The National Energy Strategy calls for a demonstration IFE power plant by the year 2025. The cornerstone of the plan to meet this ambitious goal is research and development for heavy-ion driver technology. A series of successes indicates that the technology being studied by the HIFAR Group -- the induction accelerator -- is a prime candidate for further technology development toward this long-range goal. The HIFAR program addresses the generation of high-power, high-brightness beams of heavy ions; the understanding of the scaling laws that apply in this hitherto little-explored physics regime; and the validation of new, potentially more economical accelerator strategies. Key specific elements to be addressed include: fundamental physical limits of transverse and longitudinal beam quality; development of induction modules for accelerators, along with multiple-beam hardware, at reasonable cost; acceleration of multiple beams, merging of the beams, and amplification of current without significant dilution of beam quality; final bunching, transport, and focusing onto a small target. In 1992, the HIFAR Program was concerned principally with the next step toward a driver: the design of ILSE, the Induction Linac Systems Experiments. ILSE will address most of the remaining beam-control and beam-manipulation issues at partial driver scale. A few parameters -- most importantly, the line charge density and consequently the size of the ILSE beams -- will be at full driver scale. A theory group closely integrated with the experimental groups continues supporting present-day work and looking ahead toward larger experiments and the eventual driver. Highlights of this long-range, driver-oriented research included continued investigations of longitudinal instability and some new insights into scaled experiments with which the authors might examine hard-to-calculate beam-dynamics phenomena.

  4. Cyclotron resonance effects on stochastic acceleration of light ionospheric ions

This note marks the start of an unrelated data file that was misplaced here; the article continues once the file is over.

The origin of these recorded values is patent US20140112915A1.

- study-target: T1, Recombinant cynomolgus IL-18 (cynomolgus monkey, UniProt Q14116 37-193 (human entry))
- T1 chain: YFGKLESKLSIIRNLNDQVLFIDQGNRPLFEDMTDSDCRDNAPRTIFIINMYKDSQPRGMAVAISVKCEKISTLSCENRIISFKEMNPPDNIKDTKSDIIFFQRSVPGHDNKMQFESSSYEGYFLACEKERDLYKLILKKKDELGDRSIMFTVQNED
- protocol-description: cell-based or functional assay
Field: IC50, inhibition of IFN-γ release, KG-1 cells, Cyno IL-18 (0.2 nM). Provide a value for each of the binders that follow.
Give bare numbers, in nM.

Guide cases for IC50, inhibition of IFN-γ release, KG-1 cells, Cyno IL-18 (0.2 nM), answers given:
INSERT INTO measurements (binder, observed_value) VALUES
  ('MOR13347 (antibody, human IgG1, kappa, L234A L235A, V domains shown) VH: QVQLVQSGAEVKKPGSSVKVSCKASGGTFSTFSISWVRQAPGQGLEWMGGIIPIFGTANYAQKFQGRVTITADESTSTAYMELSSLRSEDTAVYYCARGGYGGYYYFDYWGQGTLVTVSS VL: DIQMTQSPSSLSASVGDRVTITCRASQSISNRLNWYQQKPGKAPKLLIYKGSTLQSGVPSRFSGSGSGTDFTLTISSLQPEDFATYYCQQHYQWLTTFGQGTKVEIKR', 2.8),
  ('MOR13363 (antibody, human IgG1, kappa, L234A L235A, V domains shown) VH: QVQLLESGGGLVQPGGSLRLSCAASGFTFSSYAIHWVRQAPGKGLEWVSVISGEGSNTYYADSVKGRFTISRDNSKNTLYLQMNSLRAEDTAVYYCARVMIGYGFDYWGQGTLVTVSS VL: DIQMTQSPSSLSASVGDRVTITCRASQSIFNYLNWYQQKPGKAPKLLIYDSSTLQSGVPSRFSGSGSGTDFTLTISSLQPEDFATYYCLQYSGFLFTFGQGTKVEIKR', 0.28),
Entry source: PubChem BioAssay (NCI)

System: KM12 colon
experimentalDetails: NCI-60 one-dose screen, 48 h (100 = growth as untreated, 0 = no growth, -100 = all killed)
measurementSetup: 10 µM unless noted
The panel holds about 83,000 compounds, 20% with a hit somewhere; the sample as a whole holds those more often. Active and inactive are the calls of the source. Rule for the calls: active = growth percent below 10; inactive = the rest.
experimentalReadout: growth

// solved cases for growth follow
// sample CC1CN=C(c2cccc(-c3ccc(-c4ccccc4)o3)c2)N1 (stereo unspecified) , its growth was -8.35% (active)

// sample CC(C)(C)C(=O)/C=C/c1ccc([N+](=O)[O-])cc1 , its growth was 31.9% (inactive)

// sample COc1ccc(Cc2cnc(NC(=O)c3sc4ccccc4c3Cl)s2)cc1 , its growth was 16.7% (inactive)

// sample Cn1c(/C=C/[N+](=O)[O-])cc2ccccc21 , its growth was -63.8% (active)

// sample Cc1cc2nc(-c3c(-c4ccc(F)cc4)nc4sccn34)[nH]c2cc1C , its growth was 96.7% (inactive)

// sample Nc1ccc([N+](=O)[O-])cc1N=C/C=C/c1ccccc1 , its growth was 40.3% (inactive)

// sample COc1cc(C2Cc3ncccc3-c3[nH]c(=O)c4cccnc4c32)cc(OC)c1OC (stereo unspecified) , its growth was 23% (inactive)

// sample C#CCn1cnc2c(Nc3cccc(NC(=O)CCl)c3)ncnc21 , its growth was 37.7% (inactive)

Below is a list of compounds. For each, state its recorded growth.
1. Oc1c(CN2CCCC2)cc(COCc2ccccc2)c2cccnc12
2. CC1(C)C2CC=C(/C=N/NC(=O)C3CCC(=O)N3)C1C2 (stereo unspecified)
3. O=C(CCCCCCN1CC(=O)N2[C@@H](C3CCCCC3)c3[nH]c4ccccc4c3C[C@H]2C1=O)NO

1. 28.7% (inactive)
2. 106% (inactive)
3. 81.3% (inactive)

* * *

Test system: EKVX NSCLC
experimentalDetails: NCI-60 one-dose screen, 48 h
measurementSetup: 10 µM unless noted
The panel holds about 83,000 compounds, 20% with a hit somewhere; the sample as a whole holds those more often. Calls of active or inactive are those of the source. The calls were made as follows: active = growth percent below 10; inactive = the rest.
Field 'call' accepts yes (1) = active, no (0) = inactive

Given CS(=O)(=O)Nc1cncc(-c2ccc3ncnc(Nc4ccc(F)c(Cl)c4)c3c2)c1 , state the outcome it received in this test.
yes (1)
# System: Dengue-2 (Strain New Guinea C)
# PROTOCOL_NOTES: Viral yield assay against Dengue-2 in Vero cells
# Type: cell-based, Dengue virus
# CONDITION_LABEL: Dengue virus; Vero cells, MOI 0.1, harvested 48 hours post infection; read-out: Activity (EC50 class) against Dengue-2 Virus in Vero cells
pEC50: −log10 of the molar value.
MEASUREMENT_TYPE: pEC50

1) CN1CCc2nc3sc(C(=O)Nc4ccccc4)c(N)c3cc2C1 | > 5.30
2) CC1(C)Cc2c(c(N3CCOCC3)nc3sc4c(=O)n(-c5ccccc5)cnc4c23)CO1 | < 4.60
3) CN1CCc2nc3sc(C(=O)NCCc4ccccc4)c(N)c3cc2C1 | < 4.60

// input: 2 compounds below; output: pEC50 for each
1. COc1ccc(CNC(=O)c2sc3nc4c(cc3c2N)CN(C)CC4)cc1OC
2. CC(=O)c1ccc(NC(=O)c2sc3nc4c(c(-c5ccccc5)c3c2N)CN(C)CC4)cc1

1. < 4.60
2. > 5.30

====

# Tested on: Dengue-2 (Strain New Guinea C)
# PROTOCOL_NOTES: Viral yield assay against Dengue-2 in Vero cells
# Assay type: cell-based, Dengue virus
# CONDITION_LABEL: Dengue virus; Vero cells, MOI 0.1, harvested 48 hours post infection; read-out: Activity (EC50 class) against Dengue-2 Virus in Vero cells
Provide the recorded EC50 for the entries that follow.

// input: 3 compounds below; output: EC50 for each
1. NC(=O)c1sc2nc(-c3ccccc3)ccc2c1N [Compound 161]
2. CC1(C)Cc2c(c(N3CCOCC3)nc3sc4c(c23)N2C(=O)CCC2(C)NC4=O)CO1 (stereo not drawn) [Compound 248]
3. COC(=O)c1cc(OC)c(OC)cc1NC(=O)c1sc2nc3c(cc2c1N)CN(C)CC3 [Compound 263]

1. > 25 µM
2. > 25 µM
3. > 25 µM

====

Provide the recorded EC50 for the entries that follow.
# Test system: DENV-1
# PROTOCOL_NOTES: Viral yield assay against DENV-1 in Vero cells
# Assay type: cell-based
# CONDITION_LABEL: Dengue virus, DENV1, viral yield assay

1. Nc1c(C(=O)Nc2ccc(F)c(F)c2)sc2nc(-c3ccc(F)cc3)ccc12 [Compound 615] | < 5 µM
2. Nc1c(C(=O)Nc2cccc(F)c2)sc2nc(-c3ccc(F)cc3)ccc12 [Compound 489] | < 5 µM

NASA Technical Reports Server (NTRS)

    Singh, N.; Schunk, R. W.; Sojka, J. J.

    1982-01-01

    The production of energetic ions with conical pitch angle distributions along the auroral field lines is a subject of considerable current interest. There are several theoretical treatments showing the acceleration (heating) of the ions by ion cyclotron waves. The quasi-linear theory predicts no acceleration when the ions are nonresonant. In the present investigation, it is demonstrated that the cyclotron resonances are not crucial for the transverse acceleration of ions by ion cyclotron waves. It is found that transverse energization of ionospheric ions, such as He(+), He(++), O(++), and O(+), is possible by an Electrostatic Hydrogen Cyclotron (EHC) wave even in the absence of cyclotron resonance. The mechanism of acceleration is the nonresonant stochastic heating. However, when there are resonant ions both the total energy gain and the number of accelerated ions increase with increasing parallel wave number.

  5. Controllability in Multi-Stage Laser Ion Acceleration

    NASA Astrophysics Data System (ADS)

    Kawata, S.; Kamiyama, D.; Ohtake, Y.; Barada, D.; Ma, Y. Y.; Kong, Q.; Wang, P. X.; Gu, Y. J.; Li, X. F.; Yu, Q.

    2015-11-01

    The present paper shows a concept for a future laser ion accelerator, which should have an ion source, ion collimators, ion beam bunchers and ion post acceleration devices. Based on the laser ion accelerator components, the ion particle energy and the ion energy spectrum are controlled, and a future compact laser ion accelerator would be designed for ion cancer therapy or for ion material treatment. In this study each component is designed to control the ion beam quality. The energy efficiency from the laser to ions is improved by using a solid target with a fine sub-wavelength structure or a near-critical density gas plasma. The ion beam collimation is performed by holes behind the solid target or a multi-layered solid target. The control of the ion energy spectrum and the ion particle energy, and the ion beam bunching are successfully realized by a multi-stage laser-target interaction. A combination of each component provides a high controllability of the ion beam quality to meet variable requirements in various purposes in the laser ion accelerator. The work was partly supported by MEXT, JSPS, ASHULA project/ ILE, Osaka University, CORE (Center for Optical Research and Education, Utsunomiya University, Japan), Fudan University and CDI (Creative Dept. for Innovation) in CCRD, Utsunomiya University.

  6. Laser-driven Ion Acceleration using Nanodiamonds

    NASA Astrophysics Data System (ADS)

    D'Hauthuille, Luc; Nguyen, Tam; Dollar, Franklin

    2016-10-01